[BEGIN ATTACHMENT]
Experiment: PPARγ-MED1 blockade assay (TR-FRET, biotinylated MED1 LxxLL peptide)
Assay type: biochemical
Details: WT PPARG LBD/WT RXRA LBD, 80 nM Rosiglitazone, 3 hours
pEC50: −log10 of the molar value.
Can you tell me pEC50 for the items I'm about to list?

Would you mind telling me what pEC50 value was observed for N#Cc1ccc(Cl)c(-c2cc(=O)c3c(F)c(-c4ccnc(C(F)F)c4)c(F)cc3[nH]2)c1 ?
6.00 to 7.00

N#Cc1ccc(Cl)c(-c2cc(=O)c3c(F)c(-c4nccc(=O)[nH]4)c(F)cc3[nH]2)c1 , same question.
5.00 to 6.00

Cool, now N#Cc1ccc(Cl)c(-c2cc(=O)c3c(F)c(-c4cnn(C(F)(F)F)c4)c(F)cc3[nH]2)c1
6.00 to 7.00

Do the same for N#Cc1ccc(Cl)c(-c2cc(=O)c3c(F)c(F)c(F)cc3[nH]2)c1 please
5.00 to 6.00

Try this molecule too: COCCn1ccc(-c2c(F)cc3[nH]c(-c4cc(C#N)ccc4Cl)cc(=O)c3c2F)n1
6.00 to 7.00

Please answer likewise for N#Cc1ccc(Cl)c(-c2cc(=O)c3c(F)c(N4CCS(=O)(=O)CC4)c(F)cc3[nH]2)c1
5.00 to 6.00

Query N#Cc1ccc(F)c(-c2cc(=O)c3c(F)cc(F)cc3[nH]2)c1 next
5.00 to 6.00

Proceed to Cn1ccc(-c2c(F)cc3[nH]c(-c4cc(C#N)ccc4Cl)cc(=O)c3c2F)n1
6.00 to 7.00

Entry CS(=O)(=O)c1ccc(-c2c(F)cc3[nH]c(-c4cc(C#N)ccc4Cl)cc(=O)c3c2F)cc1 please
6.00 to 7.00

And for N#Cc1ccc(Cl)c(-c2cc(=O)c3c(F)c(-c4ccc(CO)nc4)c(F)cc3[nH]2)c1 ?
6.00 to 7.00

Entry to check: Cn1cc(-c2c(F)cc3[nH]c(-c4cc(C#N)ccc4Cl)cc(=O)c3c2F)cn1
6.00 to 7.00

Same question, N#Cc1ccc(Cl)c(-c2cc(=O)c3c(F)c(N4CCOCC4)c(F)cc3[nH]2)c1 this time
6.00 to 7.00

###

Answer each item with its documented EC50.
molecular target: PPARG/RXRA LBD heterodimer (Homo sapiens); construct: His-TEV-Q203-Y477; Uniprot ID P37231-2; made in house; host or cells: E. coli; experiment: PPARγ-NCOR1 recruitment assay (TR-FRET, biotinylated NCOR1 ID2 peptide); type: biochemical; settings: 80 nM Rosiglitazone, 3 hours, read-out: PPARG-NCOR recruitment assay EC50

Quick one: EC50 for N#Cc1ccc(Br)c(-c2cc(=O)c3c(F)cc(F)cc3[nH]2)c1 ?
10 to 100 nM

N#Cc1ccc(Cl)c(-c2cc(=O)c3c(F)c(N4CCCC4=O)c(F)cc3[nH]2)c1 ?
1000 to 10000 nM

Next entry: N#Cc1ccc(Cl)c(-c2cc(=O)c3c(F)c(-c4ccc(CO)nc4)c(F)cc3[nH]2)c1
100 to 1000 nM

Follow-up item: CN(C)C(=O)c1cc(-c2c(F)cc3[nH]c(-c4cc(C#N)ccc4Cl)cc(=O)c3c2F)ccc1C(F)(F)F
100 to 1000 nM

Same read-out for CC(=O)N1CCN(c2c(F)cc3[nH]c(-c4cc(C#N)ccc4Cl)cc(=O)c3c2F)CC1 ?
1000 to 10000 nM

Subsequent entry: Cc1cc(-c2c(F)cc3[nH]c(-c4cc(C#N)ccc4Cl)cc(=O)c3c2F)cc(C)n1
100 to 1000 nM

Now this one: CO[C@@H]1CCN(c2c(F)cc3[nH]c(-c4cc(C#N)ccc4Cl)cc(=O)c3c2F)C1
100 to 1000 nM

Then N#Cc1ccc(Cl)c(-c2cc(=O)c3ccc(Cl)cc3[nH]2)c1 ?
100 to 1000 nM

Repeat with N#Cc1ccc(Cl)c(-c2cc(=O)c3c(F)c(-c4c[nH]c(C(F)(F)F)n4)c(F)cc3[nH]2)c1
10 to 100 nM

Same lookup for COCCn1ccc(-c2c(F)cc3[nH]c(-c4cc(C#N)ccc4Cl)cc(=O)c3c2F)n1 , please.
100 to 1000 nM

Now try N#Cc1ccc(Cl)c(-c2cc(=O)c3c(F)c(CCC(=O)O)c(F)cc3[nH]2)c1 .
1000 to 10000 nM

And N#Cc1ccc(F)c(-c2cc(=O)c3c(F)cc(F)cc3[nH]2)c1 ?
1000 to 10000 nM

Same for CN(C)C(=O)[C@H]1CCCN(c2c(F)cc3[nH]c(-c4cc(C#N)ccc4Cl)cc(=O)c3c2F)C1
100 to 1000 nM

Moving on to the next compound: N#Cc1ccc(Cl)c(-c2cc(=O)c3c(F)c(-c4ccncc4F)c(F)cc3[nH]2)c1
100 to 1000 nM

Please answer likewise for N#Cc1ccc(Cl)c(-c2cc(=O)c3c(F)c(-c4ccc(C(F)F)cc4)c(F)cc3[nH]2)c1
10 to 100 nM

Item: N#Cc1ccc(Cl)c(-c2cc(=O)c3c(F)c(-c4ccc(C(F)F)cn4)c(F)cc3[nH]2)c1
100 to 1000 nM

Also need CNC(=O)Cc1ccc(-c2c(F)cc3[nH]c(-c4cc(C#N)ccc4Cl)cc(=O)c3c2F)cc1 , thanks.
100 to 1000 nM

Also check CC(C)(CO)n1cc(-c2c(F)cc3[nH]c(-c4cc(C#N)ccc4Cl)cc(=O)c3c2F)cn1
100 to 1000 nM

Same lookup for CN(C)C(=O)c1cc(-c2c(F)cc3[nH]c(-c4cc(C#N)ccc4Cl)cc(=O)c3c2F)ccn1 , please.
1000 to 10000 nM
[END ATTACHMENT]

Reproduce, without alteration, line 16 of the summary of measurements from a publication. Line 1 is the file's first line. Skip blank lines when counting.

Please answer likewise for N#Cc1ccc(Cl)c(-c2cc(=O)c3c(F)c(N4CCS(=O)(=O)CC4)c(F)cc3[nH]2)c1